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Mar 24

What does a press pass get you? The chance to be MEAN.

I’m not the first to criticize T.J. Simers for his unbelievably mean-spirited piece on Marcus Thames of the Dodgers, and I’m sure I won’t be the last. Ty Duffy was all over it this morning, and did a pretty good job of pointing out a) the mean things that Simers said, and b) the very sad off-the-field story that could (should?) have been written instead.

Those are great angles, and worthy of consideration. It’s hard to pick a pull-quote from the column, because the whole thing is so hateful. And Thames has a sympathetic real-life story that all too many people can relate to and might like to hear. But there is a part c) to this: T.J. Simers is a credentialed writer, so the reading public is supposed to think of him as superior to bloggers. I’ve been writing without credentials for a very long time, and I don’t think I’ve ever delivered such an acidic personal attack on a player. (You’re welcome to search my archives, but I’m fairly sure you’d come up empty…)

This has been said here before, but it bears repeating: Athletes are people. If a player is not super-awesome at baseball, criticize that. But don’t project his lack of performance into some kind of terrible personal defect. T.J. Simers proudly wrote that instead of introducing himself to Marcus Thames, he accosted him about his terrible defense.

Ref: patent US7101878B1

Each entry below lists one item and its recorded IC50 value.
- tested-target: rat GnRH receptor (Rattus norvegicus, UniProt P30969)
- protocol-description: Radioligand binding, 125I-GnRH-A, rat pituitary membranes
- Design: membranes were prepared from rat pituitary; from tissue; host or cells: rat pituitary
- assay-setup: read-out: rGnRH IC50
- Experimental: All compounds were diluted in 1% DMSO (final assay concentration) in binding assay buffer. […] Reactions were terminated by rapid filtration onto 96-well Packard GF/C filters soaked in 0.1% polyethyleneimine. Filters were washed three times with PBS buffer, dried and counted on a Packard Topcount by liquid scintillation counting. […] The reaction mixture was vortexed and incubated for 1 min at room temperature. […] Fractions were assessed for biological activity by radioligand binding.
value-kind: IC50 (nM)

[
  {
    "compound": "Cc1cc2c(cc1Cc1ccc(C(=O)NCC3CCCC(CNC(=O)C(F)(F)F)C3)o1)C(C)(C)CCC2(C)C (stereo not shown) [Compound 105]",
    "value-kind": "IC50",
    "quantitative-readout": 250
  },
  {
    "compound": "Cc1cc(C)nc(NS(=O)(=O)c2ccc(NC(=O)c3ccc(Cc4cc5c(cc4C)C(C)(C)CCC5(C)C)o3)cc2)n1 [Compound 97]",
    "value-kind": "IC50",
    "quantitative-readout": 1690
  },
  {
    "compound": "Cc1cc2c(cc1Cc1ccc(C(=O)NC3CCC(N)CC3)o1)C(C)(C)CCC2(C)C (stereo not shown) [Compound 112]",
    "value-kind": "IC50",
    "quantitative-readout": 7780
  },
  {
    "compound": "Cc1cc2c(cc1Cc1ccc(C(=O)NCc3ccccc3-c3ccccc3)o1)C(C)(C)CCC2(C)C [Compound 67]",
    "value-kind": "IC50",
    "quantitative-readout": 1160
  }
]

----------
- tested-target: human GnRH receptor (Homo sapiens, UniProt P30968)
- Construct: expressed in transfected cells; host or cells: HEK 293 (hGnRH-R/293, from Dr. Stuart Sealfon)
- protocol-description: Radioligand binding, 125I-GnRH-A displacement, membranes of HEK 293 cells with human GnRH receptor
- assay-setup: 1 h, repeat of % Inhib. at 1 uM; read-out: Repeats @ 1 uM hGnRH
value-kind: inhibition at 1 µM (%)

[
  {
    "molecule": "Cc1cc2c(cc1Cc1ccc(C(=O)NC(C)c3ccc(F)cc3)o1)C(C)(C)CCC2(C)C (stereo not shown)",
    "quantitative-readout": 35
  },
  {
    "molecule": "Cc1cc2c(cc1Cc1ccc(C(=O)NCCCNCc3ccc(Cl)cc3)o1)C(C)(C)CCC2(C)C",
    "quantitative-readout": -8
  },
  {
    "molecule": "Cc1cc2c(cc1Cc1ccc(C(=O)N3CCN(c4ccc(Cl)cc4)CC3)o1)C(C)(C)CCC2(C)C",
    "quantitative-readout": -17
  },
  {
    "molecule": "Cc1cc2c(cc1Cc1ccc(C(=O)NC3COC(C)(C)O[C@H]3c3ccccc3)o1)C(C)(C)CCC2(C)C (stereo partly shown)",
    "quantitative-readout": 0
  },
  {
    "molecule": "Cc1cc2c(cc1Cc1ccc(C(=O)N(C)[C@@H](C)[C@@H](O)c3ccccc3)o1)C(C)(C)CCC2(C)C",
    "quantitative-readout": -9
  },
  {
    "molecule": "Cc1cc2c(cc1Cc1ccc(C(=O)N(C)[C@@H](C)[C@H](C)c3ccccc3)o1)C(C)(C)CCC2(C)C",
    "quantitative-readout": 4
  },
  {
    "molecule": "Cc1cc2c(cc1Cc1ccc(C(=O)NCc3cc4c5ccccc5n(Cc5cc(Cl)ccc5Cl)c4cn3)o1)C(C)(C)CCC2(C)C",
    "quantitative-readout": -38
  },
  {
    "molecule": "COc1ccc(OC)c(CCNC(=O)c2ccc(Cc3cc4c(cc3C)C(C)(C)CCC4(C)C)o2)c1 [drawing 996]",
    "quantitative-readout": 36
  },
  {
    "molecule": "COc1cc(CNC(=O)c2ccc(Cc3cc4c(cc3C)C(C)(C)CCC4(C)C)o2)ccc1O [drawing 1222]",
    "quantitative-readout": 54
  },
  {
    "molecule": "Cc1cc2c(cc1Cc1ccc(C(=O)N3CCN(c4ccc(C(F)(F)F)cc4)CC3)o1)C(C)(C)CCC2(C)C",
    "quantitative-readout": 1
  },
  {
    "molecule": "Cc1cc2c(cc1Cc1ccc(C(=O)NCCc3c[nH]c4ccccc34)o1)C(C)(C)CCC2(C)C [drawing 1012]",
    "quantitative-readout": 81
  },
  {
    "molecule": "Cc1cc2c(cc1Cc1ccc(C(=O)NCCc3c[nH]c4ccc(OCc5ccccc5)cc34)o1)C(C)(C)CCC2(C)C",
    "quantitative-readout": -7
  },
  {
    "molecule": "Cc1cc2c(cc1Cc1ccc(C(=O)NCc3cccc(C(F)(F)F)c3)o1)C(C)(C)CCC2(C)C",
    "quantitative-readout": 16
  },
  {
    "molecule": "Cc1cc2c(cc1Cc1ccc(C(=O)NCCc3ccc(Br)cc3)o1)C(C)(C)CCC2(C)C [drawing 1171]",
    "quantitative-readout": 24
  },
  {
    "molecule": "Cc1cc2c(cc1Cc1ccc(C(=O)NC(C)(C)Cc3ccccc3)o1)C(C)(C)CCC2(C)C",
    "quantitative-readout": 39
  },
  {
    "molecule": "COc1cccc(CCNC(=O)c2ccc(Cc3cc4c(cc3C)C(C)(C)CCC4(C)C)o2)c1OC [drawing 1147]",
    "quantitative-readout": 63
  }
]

“Are you that horrible on defense that teams don’t think it’s worth playing such a home run threat?” I asked by way of introduction.

Maybe somebody else wastes time schmoozing with Tims/Tems, but he’s a one-year rental who has some explaining to do. How bad are you on defense that teams don’t dare risk playing you?

What has Thames ever done to Simers to justify such a thing? The tone of the column suggests Simers had barely even heard of the guy. Congratulations to T.J. Simers for using his precious press access – access which, according to his peers, makes him practically a god – to do THAT. Here’s your California Sportswriter of the Year Award.

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3 comments

  1. Mark LaFlamme

    I’ve never heard of Simers. From this article, he strikes me as a man with serious bat envy.

  2. Mark LaFlamme

    A lot of ballplayers, athletes in general, don’t like to talk to the press. When you come cross a self-important tool like this guy, it’s plain to see why that is.

  3. Chris

    I haven’t read Simers previously, but some of the things I read about him yesterday suggested that this is his style and he does it to everybody he interviews. So he wasn’t singling Thames out. The question is why the LA Times wants somebody like that around.

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